Following the events at Chickamauga, Braxton Bragg’s Confederate forces returned to the Chattanooga area and took up positions in the hills south of town. From the heights of Missionary Ridge and Lookout Mountain, the Southern forces could command access on the roadways and the Tennessee River. With supplies cut off, it appeared that Union forces might face the possibility of starvation.
Chattanooga became a priority for the war planners in Washington, who dispatched Grant and a portion of his western force. In late November, a series of engagements took place. Lookout Mountain fell to the Union forces in the famous Battle above the Clouds with General Thomas Hooker performing ably. Missionary Ridge fell to the combined efforts of Philip Sheridan, William T. Sherman and George Thomas (whose soldiers were seeking revenge for the earlier defeat at Chickamauga). Confederate casualties totaled 7,000 and the Union, 6,000.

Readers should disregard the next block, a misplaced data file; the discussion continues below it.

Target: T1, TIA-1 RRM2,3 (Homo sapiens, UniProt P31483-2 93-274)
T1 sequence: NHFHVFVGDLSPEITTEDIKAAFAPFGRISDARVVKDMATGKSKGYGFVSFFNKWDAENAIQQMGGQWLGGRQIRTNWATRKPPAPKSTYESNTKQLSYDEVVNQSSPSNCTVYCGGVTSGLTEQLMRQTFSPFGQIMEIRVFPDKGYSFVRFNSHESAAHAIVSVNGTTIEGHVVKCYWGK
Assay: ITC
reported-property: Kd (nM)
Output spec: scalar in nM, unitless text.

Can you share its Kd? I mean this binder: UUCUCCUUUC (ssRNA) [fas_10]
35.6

With Chattanooga firmly in Union hands, the door was opened for an advance into Alabama and Georgia (which would become Sherman’s punishing March to the Sea).
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African Americans of Chattanooga A History of Unsung Heroes by Rita L. Hubbard.
Beginning in 1541 with Hernando De Soto's Spanish expedition in search of gold, African Americans have held a prominent place in Chattanooga's history...